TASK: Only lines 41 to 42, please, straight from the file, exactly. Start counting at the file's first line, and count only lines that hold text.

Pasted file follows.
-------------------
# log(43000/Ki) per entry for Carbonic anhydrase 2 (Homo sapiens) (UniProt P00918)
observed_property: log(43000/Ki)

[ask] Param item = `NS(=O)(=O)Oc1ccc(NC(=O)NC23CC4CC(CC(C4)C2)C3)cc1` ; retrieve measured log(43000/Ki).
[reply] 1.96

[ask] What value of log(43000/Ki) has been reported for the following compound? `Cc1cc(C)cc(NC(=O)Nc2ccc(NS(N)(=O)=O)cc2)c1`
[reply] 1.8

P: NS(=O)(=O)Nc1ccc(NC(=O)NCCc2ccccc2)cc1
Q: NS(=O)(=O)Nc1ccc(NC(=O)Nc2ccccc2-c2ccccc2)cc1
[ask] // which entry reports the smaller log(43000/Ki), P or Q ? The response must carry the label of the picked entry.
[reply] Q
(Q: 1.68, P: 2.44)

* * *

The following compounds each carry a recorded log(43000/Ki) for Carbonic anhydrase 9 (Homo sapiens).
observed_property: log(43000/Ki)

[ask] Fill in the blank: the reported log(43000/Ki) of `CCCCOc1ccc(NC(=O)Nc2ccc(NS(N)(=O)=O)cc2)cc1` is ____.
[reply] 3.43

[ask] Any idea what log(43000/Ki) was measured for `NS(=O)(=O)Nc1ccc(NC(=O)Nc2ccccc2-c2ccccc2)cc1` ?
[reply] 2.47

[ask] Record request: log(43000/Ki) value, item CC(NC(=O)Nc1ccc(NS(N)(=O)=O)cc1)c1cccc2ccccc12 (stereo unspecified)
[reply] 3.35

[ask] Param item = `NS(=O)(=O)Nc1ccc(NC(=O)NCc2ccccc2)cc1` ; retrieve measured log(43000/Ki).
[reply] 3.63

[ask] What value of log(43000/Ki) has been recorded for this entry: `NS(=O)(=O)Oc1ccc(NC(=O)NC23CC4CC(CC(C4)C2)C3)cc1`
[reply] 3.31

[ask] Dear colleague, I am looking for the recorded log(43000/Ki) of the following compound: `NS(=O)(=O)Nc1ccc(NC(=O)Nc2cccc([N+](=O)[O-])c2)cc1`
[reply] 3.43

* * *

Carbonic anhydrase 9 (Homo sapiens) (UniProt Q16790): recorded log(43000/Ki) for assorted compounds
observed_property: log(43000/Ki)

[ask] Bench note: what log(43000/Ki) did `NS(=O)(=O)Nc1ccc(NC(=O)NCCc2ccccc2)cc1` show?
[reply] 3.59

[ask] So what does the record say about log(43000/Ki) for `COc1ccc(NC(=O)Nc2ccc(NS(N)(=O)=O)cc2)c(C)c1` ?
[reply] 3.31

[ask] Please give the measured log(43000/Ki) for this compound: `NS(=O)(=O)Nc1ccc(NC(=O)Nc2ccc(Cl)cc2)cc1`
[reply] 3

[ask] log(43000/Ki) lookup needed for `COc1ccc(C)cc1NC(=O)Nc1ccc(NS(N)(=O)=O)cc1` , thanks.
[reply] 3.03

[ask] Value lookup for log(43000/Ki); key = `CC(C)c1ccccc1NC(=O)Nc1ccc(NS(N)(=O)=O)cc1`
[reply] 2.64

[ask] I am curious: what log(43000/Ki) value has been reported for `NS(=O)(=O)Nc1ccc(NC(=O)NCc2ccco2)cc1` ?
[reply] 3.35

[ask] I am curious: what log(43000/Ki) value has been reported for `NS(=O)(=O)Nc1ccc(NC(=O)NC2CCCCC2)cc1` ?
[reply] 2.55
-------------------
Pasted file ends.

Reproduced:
[reply] 3.35

[ask] I am curious: what log(43000/Ki) value has been reported for `NS(=O)(=O)Nc1ccc(NC(=O)NC2CCCCC2)cc1` ?